GM has unveiled its Silent Utility Rover Universal Superstructure (SURUS), a large multipurpose hydrogen-electric UGV at the AUSA exhibition in Washington DC.
Based on commercial technology, the platform would likely be first proven in non-military scenarios with a stable geofenced environment, such as docks, but there are obvious military applications.
The vehicle is based on two GMC Sierra 3500HD chassis joined together but is only five months into development so remains a concept with no trials having taken place yet. It is powered by the company’s second-generation HyrdoTec cell with water recovery system and can export 50-80kW of power.
It is predicted to have a range of more than 640km and standby endurance of more than a week. The vehicle has two advanced electric drive units, four-wheel steering, and lithium-ion battery system.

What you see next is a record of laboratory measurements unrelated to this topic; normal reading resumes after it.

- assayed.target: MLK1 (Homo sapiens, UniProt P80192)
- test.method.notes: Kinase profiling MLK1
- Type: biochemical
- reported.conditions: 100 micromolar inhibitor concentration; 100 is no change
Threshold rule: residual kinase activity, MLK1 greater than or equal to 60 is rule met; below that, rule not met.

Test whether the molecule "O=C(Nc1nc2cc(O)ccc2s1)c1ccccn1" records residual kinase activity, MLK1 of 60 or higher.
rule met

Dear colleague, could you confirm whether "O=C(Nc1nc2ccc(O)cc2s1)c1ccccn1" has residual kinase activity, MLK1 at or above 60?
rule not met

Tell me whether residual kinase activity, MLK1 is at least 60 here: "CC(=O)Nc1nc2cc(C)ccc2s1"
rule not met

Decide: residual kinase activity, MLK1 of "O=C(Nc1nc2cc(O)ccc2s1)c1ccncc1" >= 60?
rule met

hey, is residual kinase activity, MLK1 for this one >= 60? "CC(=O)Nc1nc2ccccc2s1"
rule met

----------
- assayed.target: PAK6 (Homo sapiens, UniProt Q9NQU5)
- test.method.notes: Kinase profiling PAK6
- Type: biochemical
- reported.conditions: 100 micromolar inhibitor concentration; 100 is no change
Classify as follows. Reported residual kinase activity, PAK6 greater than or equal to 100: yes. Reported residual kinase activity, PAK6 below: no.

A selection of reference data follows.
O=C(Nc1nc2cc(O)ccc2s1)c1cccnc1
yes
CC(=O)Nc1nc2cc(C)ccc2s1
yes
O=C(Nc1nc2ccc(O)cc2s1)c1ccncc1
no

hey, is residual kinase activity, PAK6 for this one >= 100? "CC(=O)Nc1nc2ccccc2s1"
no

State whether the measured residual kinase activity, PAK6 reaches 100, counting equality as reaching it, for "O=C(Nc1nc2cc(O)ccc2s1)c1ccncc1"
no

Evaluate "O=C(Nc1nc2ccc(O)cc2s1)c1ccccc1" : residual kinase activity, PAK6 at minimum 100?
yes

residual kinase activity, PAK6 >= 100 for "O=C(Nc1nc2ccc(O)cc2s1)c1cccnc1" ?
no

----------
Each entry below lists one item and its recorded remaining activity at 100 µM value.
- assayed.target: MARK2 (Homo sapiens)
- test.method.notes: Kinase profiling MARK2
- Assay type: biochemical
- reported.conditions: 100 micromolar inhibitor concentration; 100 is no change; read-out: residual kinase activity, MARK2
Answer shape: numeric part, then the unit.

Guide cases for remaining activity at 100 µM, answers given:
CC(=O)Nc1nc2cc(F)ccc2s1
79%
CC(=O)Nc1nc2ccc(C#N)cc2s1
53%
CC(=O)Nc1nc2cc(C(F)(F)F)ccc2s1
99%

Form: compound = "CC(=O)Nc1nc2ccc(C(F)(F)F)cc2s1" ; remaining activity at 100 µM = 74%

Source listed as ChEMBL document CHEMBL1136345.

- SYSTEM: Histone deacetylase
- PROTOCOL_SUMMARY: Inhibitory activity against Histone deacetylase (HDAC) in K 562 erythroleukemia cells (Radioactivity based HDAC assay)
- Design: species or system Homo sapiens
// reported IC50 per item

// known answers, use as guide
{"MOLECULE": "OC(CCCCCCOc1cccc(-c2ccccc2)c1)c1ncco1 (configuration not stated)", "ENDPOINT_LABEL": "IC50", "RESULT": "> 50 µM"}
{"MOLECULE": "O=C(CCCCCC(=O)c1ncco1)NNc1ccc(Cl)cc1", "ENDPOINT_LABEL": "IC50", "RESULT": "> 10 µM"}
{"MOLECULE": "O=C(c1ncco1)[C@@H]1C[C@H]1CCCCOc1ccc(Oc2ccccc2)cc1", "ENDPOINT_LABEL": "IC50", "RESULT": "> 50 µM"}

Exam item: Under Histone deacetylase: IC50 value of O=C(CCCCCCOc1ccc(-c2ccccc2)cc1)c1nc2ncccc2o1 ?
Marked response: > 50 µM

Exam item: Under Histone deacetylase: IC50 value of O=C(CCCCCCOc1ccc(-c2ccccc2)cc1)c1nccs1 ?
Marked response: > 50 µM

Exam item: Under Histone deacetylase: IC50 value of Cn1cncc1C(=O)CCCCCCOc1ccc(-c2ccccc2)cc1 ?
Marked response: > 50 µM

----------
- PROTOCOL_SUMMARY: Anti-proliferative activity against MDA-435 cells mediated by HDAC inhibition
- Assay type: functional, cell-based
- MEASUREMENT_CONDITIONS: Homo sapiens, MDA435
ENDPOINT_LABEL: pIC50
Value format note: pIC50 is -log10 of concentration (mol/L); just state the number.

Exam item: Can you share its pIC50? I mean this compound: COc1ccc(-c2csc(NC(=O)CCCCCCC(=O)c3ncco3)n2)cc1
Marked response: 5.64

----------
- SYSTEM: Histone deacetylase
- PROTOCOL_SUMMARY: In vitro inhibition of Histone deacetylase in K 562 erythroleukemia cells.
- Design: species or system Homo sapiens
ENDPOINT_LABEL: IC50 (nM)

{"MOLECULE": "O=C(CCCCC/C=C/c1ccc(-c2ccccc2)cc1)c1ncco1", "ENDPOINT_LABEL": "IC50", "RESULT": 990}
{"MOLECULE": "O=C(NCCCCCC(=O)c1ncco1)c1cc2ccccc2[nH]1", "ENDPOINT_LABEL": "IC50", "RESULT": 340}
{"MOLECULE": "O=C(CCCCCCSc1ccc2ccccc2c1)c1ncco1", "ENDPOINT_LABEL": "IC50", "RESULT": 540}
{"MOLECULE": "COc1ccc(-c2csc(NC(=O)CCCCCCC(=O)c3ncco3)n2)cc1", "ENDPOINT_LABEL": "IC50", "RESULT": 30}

It is planned to weigh about 2,700 kg and carry a payload of up to 3,200kg. The vehicle has a length of 5m, a width of 2m, a height of 1.1m and a ground clearance of 3m and could be optionally manned.
A company official highlighted military potential and advantages of the platform including quiet electric operation and low heat signature and said GM had been in discussions with US Army’s Tank Automotive Research, Development and Engineering Center (TARDEC).
GM is already working with TARDEC on an evaluation of the Chevrolet Colorado ZH2, a hydrogen powered light truck.
Trials have been occurring since April 2017 and the company claims a reduction in acoustic non-detection distance by 90 percent compared to the current military vehicle of the same type. Trials will continue until May 2018.
The US Navy last year unveiled an Unmanned Undersea Vehicle (UUV) using a GM fuel cell derived from the same technology.